That being said, your company goals don’t always have to align with industry predictions; sometimes, only you know what’s best for your company. For example, maybe your agency specializes in TV advertising, and you know TV advertising is hardly dead just yet. Rather than focus more attention on social media, you decide you want to position your agency as the premier, go-to TV advertising agency in your region, and make it your goal to increase the number of new clients you acquire by 10%. To do this, you could create an advanced content and email campaign showing prospects that TV advertising is still alive and well, and show off your skills in the process.
What type of content will your audience react most positively to?
Plain and simple: some topics are just better suited for certain content formats. If your target audience is engineers and plant managers, for example, they’ll likely respond best to content that’s filled with statistics, comparisons, visual diagrams, and real-life examples. As the analytical type, most of these prospects prefer content in written form, so they can pour over the information at their own pace without having to re-watch anything (e.g., case studies, eBooks, whitepapers, etc.). If you’re looking to show off the capabilities of your specialized machine, however, a video showing it in action is just the type of hard evidence they want to see. Likewise, if your company provides a service in an industry with a lot of nuances, quick explainer videos can help describe a complex process or situation in a more simplified way using visuals as an aid. If you’re not sure what will work best, look to see what other competitors in your industry have the most success with.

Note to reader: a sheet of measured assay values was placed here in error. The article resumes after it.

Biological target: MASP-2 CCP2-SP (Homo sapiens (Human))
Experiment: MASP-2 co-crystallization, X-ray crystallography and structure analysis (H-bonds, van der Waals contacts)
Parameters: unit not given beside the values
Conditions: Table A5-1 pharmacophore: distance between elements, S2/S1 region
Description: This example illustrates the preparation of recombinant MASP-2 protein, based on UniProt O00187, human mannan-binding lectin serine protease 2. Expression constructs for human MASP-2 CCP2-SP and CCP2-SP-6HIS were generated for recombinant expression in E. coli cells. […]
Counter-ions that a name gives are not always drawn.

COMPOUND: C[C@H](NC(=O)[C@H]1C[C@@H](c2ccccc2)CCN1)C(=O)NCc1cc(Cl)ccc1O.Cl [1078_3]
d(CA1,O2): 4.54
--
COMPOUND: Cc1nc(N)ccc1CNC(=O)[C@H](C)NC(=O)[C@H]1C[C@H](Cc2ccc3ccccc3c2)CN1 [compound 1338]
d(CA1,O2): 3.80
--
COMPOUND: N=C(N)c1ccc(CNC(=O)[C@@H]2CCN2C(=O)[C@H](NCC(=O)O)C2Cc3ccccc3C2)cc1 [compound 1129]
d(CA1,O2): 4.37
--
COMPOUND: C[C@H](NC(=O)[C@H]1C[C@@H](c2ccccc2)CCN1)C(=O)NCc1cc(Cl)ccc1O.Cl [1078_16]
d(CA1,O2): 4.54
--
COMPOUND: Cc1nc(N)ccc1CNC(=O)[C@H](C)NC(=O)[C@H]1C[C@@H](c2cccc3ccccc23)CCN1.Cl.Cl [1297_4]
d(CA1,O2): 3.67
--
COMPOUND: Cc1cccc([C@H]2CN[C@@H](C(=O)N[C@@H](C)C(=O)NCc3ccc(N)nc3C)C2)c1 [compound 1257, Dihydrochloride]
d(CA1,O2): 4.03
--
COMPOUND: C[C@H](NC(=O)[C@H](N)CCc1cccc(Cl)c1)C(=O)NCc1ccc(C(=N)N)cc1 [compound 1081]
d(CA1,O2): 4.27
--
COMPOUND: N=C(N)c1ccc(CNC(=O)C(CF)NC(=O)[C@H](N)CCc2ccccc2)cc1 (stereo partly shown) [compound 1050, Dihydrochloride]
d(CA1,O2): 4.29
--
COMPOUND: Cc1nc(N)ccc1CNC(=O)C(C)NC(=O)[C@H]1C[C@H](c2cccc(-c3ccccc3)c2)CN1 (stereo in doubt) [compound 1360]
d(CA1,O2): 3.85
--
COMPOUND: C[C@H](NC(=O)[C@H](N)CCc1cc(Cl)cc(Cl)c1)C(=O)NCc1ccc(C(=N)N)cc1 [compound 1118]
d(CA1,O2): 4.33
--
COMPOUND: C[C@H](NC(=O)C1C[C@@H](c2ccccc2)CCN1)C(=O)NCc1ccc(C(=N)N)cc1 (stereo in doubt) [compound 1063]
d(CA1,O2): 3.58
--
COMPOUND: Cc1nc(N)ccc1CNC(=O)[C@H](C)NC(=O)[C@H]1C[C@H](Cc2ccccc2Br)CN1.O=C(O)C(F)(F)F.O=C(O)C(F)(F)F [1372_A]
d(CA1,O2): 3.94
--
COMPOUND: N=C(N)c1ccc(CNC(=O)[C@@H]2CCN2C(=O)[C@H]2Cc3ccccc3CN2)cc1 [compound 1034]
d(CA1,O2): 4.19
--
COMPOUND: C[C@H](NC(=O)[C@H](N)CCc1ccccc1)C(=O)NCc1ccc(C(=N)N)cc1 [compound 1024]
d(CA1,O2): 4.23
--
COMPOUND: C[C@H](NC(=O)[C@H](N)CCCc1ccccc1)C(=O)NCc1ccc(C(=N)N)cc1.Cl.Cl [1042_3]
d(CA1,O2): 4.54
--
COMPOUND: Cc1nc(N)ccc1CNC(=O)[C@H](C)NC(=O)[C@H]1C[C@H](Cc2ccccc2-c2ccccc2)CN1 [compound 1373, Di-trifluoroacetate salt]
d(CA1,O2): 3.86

Is there a certain time of year that you want to promote specific topics?
Once you have your content ideas and formats figured out, now you need to get them on the schedule so you can start finalizing the deadlines on your projects. That said, some times of year are more appropriate for certain content pieces than others. For example, January is often associated with a fresh start. It’s the first month of the New Year, and businesses are looking to charge out of the gates and make the necessary adjustments that will help them accomplish their goals. With that in mind, you can create advance content showcasing how your company can help other businesses reach their goals. Similarly, let’s say there’s huge annual conference for your industry every year in June. To help generate buzz for your company before heading to the conference, you could schedule a webinar and blog campaign teasing prospects of what to expect. If your target customers need to become compliant with an industry regulation before a certain date, share some content a few months before giving tips for becoming compliant, and let them now how your company can help.
Though it might seem a little overwhelming to plan everything out in advance, you’ll certainly appreciate how much easier everything is when it’s all figured out – you just follow along. A few days of planning now is far less stressful than having to figure something out on a week-to-week or month-to-month basis, and it helps you stay focused on the tasks ahead. Remember to ask yourself the 5 questions above when planning your content calendar for next year, and if you want more help with planning your content schedule, make sure you read our blog, “Marketing Plans: Aim to Expand Your Content Calendars.”